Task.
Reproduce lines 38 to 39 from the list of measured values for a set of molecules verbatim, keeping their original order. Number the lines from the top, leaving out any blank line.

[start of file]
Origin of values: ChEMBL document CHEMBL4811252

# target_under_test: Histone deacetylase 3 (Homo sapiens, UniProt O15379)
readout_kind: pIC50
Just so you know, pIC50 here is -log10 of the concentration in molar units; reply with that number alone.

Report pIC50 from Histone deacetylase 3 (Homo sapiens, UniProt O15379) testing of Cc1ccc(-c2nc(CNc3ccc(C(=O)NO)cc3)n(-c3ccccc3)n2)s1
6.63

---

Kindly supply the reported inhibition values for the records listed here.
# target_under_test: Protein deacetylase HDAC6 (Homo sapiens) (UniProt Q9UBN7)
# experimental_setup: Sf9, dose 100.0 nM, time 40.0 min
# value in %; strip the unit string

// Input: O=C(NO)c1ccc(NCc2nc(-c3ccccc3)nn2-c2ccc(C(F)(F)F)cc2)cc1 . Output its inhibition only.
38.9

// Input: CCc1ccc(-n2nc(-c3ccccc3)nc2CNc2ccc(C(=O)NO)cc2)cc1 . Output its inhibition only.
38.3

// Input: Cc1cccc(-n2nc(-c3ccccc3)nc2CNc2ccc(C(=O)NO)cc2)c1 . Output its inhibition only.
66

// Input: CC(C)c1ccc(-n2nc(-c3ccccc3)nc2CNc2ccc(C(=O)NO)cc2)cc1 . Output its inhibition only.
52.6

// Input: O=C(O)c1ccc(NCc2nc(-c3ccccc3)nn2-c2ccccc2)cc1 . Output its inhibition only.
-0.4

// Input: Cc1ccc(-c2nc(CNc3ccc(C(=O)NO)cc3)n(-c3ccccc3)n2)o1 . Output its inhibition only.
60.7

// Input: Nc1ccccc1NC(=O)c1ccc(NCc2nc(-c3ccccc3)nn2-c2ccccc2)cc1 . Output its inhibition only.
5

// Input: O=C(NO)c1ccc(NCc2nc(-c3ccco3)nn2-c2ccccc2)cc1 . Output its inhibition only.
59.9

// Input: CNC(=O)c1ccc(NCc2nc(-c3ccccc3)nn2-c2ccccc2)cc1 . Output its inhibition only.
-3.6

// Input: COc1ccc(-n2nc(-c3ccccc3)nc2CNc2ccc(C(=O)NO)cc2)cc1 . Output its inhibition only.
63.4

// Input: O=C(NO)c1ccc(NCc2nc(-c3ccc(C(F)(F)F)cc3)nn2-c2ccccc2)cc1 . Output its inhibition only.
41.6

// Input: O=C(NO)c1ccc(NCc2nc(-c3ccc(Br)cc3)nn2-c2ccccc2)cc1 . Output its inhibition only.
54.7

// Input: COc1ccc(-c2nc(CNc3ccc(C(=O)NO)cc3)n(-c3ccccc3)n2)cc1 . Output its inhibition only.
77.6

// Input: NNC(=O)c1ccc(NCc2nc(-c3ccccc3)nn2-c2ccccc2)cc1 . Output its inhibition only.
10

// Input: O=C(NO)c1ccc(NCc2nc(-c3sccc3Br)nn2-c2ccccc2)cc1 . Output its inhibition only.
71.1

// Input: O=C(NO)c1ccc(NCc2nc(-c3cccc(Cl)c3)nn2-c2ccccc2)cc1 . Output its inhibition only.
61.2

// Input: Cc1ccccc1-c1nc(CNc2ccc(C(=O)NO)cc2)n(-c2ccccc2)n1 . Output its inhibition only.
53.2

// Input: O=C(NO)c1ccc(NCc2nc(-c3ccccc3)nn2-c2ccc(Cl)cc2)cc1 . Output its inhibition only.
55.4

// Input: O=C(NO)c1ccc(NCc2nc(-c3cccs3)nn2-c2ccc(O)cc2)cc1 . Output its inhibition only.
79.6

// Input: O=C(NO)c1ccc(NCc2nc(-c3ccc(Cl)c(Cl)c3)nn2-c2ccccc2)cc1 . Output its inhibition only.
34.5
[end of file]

// Input: NNC(=O)c1ccc(NCc2nc(-c3ccccc3)nn2-c2ccccc2)cc1 . Output its inhibition only.
10